therefrom can be recovered and employed directly as ,
methylenetetramine and the residual, undissolved crystals
product. Ammonium bi?uoride is a very useful industrial
chemical since it acts as a ?uorinating agent in inorganic
placed in an oven maintained at about 100° C. to remove
and organic reactions.
For example, ammonium bi
the solvent methanol therefrom. The resulting methanol
free crystals analyzed about 100% ammonium bi?uoride.
The methanol extract containing hexamethylenetetramine
?uoride is useful in the ceramic or glass industry as
an etching agent, in the dairy and brewing industries as 60 dissolved therein was concentrated and lhexamethyleno
tetramine recovered by crystallization.
a sterilizing agent, in the wood industry as a fungicide,
in the textile industry as a stain removing agent and in
industry, generally, as a scale remover for use in boilers,
automobile radiators and the like.
The recovered hexamethylenetetramine, after removal
Example N0. 3
In the recovery of ?uorine values as ammonium bi
?uoride from ?uorine-containing, silica-containing phos
product, such as a nitrogen release agent in fertilizer
phate rock material in accordance with the practice of
this invention, phosphate rook ‘material after grinding to
compositions.
a suitable mesh size is treated with a mineral acid such
of the solvent therefrom, is useful per so as a chemical
as concentrated sulfuric acid. During this operation the
separated and recovered hexamethylenetetramine is by 70 ?uorine-containing constituent of the phosphate rock
material when present as ?uorine combined with calcium,
drolyzed, such as by contact with sulfuric acid, for con
e.g. CaF2, reacts with acid to form hydro?uoric acid HP.
version to formaldehyde and ammonium sulfate. The
The resulting formed hydro?uoric acid reacts with a
formaldehyde can be returned to the process of this inven
suitable silica'containing constituent of the phosphate
tion to contact additional ammonium ?uoride for con
rock
material to form silicon ?uoride SiF4. An admix
version to ammonium bi?uoride. The ammonium sul
In accordance with one feature of this invention the
3,089,752
6
ture of these volatile materials HF and SiF4 is removed
from the acid treating operation and recovered in a water
washing operation. Upon contact with water, HF and
SiF, react to form ?uosilicic acid H2SiF6, such as .an aque
ous solution containing about 10% ?uosilicic acid.
The resulting formed ?uosilicic Iacid is then ammoniated
or reacted with ammonia in accordance with the following
chemical equation
liquor by ?ltration and then dried for the removal of
water therefrom. The resulting dried admixture of am
monium bi?uoride and hexamethylenetetramine is then
solvent extracted with a suitable solvent for one of the
components, preferably hexamethylenetetramine, such as
*by contact with an alcohol, such as methanol.
As a re
sult of the solvent extraction operation employing meth
anol as a solvent, there is recovered undissolved am
monium bi?uoride crystals assaying substantially 100%
The above-described ammoniation operation is preferably
carried out in two stages.
In the ?rst stage, 2 mols of
10 ammonium bi?uoride after removal of the solvent meth
anol therefrom. The resulting methanol extract solution
is concentrated for the separation of crystals of hexa
ammonia are reacted with 1 mol of ?uosilicic acid to
-methylenetetramin'e therefrom. The crystallized hexa
yield ammonium ?uosilicate (NH4)2‘SiF6. This ?rst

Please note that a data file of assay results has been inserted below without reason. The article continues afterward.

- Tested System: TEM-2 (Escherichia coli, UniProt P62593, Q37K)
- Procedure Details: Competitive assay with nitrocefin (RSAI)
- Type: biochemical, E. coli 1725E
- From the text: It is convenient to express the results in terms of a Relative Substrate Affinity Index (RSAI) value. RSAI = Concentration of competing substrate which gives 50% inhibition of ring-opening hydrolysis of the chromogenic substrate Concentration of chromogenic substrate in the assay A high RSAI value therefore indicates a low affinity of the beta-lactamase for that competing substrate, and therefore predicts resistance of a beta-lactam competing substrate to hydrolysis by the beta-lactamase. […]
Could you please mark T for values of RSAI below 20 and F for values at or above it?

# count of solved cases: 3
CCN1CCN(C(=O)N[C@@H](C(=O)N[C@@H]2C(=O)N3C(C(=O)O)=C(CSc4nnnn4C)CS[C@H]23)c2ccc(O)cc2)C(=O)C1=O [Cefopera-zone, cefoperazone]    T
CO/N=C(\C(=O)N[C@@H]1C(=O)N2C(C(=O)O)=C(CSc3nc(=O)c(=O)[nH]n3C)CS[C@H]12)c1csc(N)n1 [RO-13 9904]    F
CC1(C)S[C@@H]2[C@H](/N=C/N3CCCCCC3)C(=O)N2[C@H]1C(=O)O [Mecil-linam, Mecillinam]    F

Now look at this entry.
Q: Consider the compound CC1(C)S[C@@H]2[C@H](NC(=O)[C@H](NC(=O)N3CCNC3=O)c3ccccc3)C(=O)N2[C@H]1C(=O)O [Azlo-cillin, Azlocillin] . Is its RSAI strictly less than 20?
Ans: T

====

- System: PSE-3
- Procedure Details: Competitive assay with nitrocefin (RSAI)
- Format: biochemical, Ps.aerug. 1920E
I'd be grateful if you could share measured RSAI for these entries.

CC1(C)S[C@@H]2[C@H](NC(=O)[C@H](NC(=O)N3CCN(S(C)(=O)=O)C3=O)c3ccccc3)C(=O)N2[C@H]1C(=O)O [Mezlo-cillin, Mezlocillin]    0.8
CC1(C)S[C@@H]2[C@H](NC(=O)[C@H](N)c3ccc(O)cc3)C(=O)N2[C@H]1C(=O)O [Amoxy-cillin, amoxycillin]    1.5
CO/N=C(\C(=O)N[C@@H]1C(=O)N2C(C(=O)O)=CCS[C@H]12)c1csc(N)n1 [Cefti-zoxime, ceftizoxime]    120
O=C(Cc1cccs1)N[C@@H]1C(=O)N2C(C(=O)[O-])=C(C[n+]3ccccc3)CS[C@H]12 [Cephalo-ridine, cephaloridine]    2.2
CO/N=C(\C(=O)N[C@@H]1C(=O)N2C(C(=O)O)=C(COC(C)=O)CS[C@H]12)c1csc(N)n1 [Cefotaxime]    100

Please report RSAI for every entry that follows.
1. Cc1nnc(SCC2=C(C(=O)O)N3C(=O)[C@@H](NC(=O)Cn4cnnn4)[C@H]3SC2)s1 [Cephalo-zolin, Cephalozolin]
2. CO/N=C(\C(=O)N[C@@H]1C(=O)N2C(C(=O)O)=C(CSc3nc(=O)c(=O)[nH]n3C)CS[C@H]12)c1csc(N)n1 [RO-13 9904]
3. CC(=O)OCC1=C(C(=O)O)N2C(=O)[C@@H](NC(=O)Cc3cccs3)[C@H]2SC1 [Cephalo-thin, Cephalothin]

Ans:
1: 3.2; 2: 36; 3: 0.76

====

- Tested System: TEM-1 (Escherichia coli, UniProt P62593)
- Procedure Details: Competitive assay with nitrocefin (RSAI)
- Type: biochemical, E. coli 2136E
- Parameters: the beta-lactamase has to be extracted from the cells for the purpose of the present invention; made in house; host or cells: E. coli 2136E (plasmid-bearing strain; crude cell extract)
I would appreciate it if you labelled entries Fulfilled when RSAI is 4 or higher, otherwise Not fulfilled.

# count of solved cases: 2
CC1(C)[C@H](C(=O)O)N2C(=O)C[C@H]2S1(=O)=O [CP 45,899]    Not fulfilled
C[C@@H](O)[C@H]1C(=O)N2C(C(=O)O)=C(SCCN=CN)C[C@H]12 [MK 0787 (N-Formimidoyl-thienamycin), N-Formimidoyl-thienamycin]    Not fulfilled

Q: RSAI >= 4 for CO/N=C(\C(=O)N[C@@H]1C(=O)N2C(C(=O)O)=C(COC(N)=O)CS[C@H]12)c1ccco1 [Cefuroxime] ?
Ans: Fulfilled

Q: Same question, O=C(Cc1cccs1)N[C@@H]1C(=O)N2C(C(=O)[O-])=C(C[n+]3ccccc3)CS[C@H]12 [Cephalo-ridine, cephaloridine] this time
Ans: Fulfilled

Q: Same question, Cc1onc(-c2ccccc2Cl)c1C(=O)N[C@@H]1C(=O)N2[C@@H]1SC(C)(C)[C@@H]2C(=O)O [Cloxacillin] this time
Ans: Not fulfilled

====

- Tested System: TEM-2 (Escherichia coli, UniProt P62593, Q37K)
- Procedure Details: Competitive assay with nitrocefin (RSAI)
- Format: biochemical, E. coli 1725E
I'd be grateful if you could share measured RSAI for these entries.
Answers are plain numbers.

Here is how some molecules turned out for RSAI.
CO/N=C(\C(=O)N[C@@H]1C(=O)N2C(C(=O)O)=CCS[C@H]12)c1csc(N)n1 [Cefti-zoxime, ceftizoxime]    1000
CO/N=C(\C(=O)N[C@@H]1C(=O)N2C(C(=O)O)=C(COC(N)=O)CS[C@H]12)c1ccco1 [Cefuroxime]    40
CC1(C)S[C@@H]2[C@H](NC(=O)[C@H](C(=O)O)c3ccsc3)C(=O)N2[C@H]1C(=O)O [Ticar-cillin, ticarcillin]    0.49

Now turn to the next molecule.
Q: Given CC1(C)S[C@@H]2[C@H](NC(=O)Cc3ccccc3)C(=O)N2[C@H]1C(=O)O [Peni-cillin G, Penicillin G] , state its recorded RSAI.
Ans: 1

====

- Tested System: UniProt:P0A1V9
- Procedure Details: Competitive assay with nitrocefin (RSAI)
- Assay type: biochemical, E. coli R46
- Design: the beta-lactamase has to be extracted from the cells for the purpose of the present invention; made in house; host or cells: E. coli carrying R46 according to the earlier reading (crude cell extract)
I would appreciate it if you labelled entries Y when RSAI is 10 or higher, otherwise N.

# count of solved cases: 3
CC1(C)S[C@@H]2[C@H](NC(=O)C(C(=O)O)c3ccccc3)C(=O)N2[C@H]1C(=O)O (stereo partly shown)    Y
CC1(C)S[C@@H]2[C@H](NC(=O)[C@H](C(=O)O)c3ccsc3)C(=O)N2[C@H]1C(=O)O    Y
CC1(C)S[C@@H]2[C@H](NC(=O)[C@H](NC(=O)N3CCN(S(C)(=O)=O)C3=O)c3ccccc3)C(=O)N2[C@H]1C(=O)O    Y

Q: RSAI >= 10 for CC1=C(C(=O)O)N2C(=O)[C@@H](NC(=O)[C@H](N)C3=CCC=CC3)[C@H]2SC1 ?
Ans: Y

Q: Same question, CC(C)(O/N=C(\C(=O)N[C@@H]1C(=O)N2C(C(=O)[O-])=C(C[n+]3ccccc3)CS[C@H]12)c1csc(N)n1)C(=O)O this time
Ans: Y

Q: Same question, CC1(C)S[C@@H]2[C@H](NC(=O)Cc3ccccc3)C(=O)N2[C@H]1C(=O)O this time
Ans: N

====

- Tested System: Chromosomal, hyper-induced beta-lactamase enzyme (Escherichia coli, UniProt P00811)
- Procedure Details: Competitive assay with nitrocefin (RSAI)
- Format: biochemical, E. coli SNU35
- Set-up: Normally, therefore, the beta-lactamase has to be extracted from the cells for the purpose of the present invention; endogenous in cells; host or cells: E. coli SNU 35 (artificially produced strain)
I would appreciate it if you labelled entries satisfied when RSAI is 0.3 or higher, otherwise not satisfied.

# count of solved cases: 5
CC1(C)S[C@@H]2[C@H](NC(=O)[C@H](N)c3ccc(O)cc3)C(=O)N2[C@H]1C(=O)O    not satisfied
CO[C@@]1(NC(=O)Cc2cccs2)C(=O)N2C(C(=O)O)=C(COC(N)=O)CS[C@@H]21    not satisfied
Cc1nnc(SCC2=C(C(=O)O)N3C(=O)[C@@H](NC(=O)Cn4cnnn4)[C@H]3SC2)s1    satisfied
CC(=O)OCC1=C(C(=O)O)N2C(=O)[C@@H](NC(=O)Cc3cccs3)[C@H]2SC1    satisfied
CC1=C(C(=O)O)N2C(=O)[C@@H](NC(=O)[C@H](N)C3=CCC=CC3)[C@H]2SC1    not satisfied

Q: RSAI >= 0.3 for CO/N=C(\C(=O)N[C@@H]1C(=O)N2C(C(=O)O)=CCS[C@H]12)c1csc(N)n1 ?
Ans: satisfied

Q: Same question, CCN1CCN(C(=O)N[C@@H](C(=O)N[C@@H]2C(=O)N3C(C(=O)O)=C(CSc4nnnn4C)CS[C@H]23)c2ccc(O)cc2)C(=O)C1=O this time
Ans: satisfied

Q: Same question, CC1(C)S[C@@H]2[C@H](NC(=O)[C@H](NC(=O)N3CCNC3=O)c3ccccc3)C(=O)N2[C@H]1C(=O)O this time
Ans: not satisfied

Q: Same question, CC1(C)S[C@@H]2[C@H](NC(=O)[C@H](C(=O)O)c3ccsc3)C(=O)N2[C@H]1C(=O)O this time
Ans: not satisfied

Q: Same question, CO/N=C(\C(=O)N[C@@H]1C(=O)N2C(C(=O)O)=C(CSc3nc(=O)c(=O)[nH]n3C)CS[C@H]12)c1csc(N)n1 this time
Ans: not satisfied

methylenetetramine is then recovered by ?ltration and
stage operation is usually carried out in- tanks with agi 15 dried and recovered as product.
tation and the ammonia is added either in gaseous form
Although considerable emphasis has been placed in this
or as aqueous ammonium hydroxide solution.
At this
point the reaction admixture has a pH of about 5-6.
Since the above-described ammoniation reaction is exo
disclosure of the use of formaldehyde as the ammonia
complexing agent for reaction With ammonium ?uoride in
preparation of ammonium bi?uoride therefrom, materials
thermic, the ‘temperature of the reaction ‘admixture in 20 other than formaldehyde are also useful. Generally, those
creases to about 60-900 C. Since continued ammoni
materials or compounds which undergo ammonolysis are
ation ‘at this temperature would not yield ‘a complete
useful in the practice of this invention for the conversion
reaction and would tend to involve loss of ammonia, the
of ammonium ?uoride to ammonium bi?uoride. Suit
partially ammoniated reaction admixture is transferred
able such compounds include acetaldehyde and acrylo
to another tank and cooled to about 40° C. Additional 25 nitrile which yield in the ammonium ?uoride to ammo
ammonia is then added and the resulting reaction admix
nium bi?uoride conversion reaction the trimer of l-amino
ture during this second stage operation is maintained
ethanol (CH3CHOHNH2)3 and the corresponding acrylo
at about 40° C.
In the second stage operation, 4 mols of ammonia are
incorporated in the reaction admixture per mol of am
monium ?uosilioate in vaccordance with the chemical
nitrile derivative HN(CH2CH2CN)2, respectively. These
compounds like hexamethylenetetramine are also readily
H20
4NHa + (NHl)2SiFs ——> 6NH4F + SiOr
water and the lower aliphatic alcohols such as ethanol and
insoluble in ethylether, benzene and carbon disul?de and
others. Like hexamethylenetetramine, this material is use
ful per se, such as a nitrogen release agent in fertilizer
equation
separable from the ammonium bi?uoride by solvent ex
traction in accordance with this aspect of the invention.
For example, the trimer (CH3CHOHNH2)3 is soluble in
(III)
Upon completion of the second stage ammoniation're
action the resulting reaction admixture has a pH of about
9.1. During the ammoniation reaction the silica precipi
tates quantitatively and is removed by ?ltration.
compositions, and as a rubber accelerator.
As will be apparent to those skilled in the art in the
The resulting aqueous ammonium ?uoride-containing
light of the foregoing disclosure many modi?cations,
solution is then concentrated, preferably below about 40 changes and substitutions are possible in the practice of
40° C., to avoid partial conversion of ammonium ?uoride
this invention without departing from the spirit or scope
thereof.
I claim:
tration of the ammonium ?uoride solution without the